Open Architecture Chicago is the local chapter of The Open Architecture Collaborative, a nonprofit that aims to build community capacity and serve as an intermediary between professional practitioners and systemically marginalized communities. More specifically, the organization develops educational programming for designers and architects to grow as leaders and changemakers, while also producing placemaking programs with community developers and associations to inspire ownership and civic engagement. In the light of the upcoming Chicago Architecture Biennial, Craig Stevenson, co-chair for Open Architecture Chicago, which promotes equitable, human-centered, sustainable co-design within Chicago communities, discusses Under the Grid, a project led by artist Haman Cross with the goal of transforming lots under the elevated railroads connecting four train stations in Lawndale into a continuously evolving art exhibit and walkable greenway connecting parts of the city, Chicago’s past present and future, and why this year’s theme of the “Available City” is especially important metaphorically and practically.
In what ways has your background prepared you and how will it inform your role at the upcoming Chicago Architecture Biennial?
Relationship building and community building. I entered Archeworks as a multidisciplinary artist and designer to learn participatory design. Our team worked in Little Village (South Lawndale) in 2009. I also was an educator in North Lawndale for several years. From the relationships in Lawndale (there is a movement for Black and brown unity not to divide the North and South Lawndale), eventually my twin brother Cory Stevenson and I and Open Architecture Chicago were able to partner with David Brown, “Available City,” Lincoln Park Zoo, the Chicago Park District, Firehouse Arts, Haman Cross, Eric Hotchkiss and Caroline O’Boyle of Trust for Public Land on the Douglass 18 Mini-golf course [project], which has been about a three-year process. This has allowed us to build relationships and understand the context to make Under the Grid successful. In some ways it has been over ten years of relationship building that is now coming to fruition.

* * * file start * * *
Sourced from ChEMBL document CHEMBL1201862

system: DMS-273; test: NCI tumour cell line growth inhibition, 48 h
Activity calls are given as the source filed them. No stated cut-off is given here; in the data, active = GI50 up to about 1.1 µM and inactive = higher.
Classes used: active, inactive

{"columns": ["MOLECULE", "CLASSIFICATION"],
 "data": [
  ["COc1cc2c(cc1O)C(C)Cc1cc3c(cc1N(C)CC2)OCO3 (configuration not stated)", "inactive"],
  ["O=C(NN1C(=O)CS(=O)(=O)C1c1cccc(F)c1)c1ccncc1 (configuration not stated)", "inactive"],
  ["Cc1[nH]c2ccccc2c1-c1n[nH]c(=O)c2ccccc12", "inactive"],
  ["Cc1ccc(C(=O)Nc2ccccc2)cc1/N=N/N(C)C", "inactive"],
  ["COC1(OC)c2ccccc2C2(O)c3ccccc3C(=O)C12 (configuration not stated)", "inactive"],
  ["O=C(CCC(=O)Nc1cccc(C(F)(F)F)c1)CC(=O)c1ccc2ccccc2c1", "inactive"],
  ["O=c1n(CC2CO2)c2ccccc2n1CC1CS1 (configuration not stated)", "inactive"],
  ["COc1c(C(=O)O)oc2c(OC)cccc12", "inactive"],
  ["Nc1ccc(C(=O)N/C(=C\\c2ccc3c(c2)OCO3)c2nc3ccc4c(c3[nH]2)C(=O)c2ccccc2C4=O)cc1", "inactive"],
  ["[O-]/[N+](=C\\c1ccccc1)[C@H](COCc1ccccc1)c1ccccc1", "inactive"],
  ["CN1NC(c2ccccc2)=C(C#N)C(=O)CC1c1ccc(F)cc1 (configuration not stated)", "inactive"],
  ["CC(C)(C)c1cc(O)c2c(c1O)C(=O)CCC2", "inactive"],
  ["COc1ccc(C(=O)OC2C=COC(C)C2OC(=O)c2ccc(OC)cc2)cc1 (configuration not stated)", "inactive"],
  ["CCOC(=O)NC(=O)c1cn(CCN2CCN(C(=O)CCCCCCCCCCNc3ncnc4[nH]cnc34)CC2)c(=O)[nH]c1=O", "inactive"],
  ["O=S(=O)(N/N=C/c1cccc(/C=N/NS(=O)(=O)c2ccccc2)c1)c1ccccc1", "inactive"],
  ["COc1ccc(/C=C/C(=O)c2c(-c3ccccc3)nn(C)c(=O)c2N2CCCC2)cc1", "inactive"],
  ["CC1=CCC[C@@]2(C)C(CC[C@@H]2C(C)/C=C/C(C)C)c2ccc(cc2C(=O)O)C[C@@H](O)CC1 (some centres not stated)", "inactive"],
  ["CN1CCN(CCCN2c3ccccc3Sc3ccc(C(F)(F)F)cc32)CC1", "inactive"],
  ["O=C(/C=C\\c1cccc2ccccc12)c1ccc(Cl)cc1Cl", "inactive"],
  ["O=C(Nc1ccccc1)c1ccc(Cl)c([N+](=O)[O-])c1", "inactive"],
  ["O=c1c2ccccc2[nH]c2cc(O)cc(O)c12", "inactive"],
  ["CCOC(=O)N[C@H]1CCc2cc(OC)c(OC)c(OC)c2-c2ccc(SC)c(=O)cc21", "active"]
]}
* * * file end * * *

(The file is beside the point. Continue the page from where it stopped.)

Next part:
Can you talk about the importance of a festival like CAB amid a pandemic and a time of social and political unrest?
We have to remember that the social and political unrest is a response to around thirty years of disinvestment to the South and West Sides of Chicago. This year’s theme of the “Available City” is especially important metaphorically and practically. Metaphorically, anytime as a city you are divesting in people, then spatially, you cannot be reaching your fullest potential. Structural and systemic racism does not only starve out the human potential of BIPOC residents, but the city’s white residents as well. As Dr. Martin Luther King pointed out, the huge cost of segregated thought, action and unjust policy is societal and spiritual impoverishment.
Personally, I have always taken David Brown’s “Available City” as a metaphysical call to action to continue to create and anchor the beloved community spatially. What is “available,” is not only represented in form and materiality. And, practically, CAB and David Brown are very brave in pushing the conversation of the “Available City” outside of the Cultural Center and into marginalized communities that have been surfaced in global awareness by the pandemic and a time of social and political unrest. Theoretically, the conversations and experiments produced in these communities can coincide, inform, or be the impetus in tandem with the development by the Department of Planning. These communities are brimming with rich ideas, ingenuity and capable leaders and stewards who only need the same societal support that other city residents receive.
What are you hoping the viewers will take away from this exhibition?
I really hope that viewers understand how collaborative and innovative community leaders and designers from the South and West Sides of the city are and have been. We keep loving the city and fighting for its true potential. Chicago is an emergent hub for different types of architectural and systemic practices. I don’t know if the rest of our design communities are watching or recognizing the voices and practitioners who do not fit the traditional pedigree, but they are doing the work, and given the opportunity to scale it, has the ability to create a great impact.
What are you most excited about moving forward?
I’m excited about the young people who are getting introduced to this work with Under the Grid. Almost every project has some sort of true youth or community-led component. At Open Architecture Chicago we like to use the term “everyday designer.” We love to point back to the communities that we work with and say you are really the ones doing the work. It is a multigenerational effort to build a thriving community. To see the faces of individuals when their creative ideas manifest, and better the lives of others, especially beyond our own imagination and intentionality, is why we do the work.
Get to know the 2021 Chicago Architecture Biennial contributors in Newcity’s ongoing series at design.newcity.com
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